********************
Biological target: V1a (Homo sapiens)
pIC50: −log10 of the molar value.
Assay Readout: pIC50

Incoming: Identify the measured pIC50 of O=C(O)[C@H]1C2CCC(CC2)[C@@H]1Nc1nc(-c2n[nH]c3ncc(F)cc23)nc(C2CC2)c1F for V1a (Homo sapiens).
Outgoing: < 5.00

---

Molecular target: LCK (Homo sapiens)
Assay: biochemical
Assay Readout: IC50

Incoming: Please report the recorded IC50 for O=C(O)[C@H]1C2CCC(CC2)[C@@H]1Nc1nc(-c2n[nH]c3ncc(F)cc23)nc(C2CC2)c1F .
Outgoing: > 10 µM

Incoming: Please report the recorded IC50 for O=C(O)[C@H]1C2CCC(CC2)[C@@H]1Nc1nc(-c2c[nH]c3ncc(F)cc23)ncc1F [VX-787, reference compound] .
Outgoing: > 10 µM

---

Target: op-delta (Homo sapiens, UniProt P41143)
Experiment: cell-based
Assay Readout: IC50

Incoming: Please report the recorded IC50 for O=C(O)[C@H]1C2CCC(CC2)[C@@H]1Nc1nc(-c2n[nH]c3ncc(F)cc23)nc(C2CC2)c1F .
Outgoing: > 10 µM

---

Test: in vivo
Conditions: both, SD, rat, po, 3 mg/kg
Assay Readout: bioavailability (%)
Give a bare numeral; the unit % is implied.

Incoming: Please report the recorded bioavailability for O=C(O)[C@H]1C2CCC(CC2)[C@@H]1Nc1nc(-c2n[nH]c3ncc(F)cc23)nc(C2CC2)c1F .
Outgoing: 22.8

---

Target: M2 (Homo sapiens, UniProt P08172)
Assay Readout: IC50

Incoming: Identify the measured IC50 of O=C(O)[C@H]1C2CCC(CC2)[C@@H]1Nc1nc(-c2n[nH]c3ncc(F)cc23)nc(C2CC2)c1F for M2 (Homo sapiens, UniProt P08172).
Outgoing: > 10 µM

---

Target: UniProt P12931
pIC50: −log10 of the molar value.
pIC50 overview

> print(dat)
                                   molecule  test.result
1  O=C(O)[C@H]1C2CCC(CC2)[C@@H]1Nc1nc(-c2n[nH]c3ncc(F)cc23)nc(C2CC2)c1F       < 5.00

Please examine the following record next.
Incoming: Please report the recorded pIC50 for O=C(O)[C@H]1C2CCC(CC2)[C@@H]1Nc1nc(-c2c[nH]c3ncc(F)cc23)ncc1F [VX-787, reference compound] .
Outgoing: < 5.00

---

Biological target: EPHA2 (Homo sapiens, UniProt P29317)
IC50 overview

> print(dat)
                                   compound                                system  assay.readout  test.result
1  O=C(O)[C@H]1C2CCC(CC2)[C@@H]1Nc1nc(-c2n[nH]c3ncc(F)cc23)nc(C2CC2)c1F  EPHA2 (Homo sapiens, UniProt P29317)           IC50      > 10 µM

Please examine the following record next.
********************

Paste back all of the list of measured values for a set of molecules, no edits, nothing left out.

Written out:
Biological target: V1a (Homo sapiens)
pIC50: −log10 of the molar value.
Assay Readout: pIC50

Incoming: Identify the measured pIC50 of O=C(O)[C@H]1C2CCC(CC2)[C@@H]1Nc1nc(-c2n[nH]c3ncc(F)cc23)nc(C2CC2)c1F for V1a (Homo sapiens).
Outgoing: < 5.00

---

Molecular target: LCK (Homo sapiens)
Assay: biochemical
Assay Readout: IC50

Incoming: Please report the recorded IC50 for O=C(O)[C@H]1C2CCC(CC2)[C@@H]1Nc1nc(-c2n[nH]c3ncc(F)cc23)nc(C2CC2)c1F .
Outgoing: > 10 µM

Incoming: Please report the recorded IC50 for O=C(O)[C@H]1C2CCC(CC2)[C@@H]1Nc1nc(-c2c[nH]c3ncc(F)cc23)ncc1F [VX-787, reference compound] .
Outgoing: > 10 µM

---

Target: op-delta (Homo sapiens, UniProt P41143)
Experiment: cell-based
Assay Readout: IC50

Incoming: Please report the recorded IC50 for O=C(O)[C@H]1C2CCC(CC2)[C@@H]1Nc1nc(-c2n[nH]c3ncc(F)cc23)nc(C2CC2)c1F .
Outgoing: > 10 µM

---

Test: in vivo
Conditions: both, SD, rat, po, 3 mg/kg
Assay Readout: bioavailability (%)
Give a bare numeral; the unit % is implied.

Incoming: Please report the recorded bioavailability for O=C(O)[C@H]1C2CCC(CC2)[C@@H]1Nc1nc(-c2n[nH]c3ncc(F)cc23)nc(C2CC2)c1F .
Outgoing: 22.8

---

Target: M2 (Homo sapiens, UniProt P08172)
Assay Readout: IC50

Incoming: Identify the measured IC50 of O=C(O)[C@H]1C2CCC(CC2)[C@@H]1Nc1nc(-c2n[nH]c3ncc(F)cc23)nc(C2CC2)c1F for M2 (Homo sapiens, UniProt P08172).
Outgoing: > 10 µM

---

Target: UniProt P12931
pIC50: −log10 of the molar value.
pIC50 overview

> print(dat)
                                   molecule  test.result
1  O=C(O)[C@H]1C2CCC(CC2)[C@@H]1Nc1nc(-c2n[nH]c3ncc(F)cc23)nc(C2CC2)c1F       < 5.00

Please examine the following record next.
Incoming: Please report the recorded pIC50 for O=C(O)[C@H]1C2CCC(CC2)[C@@H]1Nc1nc(-c2c[nH]c3ncc(F)cc23)ncc1F [VX-787, reference compound] .
Outgoing: < 5.00

---

Biological target: EPHA2 (Homo sapiens, UniProt P29317)
IC50 overview

> print(dat)
                                   compound                                system  assay.readout  test.result
1  O=C(O)[C@H]1C2CCC(CC2)[C@@H]1Nc1nc(-c2n[nH]c3ncc(F)cc23)nc(C2CC2)c1F  EPHA2 (Homo sapiens, UniProt P29317)           IC50      > 10 µM

Please examine the following record next.